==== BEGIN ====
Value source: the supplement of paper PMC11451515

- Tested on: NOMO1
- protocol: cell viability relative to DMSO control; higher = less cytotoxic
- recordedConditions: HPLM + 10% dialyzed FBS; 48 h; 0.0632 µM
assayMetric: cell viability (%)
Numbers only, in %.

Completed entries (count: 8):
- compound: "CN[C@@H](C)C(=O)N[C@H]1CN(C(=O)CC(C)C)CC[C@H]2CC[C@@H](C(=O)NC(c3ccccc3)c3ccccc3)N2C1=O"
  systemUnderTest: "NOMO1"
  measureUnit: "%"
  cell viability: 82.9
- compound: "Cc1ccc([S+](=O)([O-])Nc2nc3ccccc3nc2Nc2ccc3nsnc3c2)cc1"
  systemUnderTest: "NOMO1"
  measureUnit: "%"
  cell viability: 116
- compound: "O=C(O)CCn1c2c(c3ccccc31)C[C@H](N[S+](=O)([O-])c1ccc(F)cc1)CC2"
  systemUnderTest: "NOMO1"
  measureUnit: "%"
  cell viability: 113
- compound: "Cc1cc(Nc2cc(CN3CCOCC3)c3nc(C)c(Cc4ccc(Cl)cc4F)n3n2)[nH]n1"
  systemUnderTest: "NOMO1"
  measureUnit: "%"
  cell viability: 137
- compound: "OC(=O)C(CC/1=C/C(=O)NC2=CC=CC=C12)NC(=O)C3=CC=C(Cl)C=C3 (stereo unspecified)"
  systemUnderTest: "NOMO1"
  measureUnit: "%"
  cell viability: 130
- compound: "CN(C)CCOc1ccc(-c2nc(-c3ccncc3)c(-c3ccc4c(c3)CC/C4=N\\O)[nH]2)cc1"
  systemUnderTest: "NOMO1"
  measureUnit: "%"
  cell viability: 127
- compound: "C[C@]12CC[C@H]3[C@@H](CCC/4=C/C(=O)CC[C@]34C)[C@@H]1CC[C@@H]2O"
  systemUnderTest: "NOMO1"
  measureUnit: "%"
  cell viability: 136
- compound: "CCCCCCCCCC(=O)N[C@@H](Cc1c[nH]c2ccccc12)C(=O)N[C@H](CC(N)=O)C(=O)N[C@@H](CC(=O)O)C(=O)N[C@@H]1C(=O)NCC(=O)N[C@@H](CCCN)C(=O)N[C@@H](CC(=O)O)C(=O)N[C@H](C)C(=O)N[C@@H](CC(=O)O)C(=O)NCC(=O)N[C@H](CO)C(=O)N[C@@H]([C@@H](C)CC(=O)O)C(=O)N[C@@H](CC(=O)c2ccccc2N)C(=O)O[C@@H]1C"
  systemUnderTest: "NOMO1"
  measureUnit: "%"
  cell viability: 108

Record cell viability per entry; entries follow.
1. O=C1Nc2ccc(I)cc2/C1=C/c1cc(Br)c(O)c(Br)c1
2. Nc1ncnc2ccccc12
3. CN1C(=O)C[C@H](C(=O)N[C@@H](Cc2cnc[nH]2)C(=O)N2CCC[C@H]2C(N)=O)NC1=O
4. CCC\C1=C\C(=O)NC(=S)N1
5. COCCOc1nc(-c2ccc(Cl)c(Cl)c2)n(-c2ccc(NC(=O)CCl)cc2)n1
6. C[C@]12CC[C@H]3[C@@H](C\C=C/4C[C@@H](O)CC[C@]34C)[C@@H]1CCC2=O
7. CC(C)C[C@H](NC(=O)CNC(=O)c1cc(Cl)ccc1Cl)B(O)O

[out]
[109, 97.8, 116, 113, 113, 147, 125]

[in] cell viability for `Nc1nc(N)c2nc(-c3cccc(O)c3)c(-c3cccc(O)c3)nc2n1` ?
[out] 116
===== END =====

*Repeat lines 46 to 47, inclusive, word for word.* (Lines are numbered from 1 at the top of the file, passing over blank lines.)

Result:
6. C[C@]12CC[C@H]3[C@@H](C\C=C/4C[C@@H](O)CC[C@]34C)[C@@H]1CCC2=O
7. CC(C)C[C@H](NC(=O)CNC(=O)c1cc(Cl)ccc1Cl)B(O)O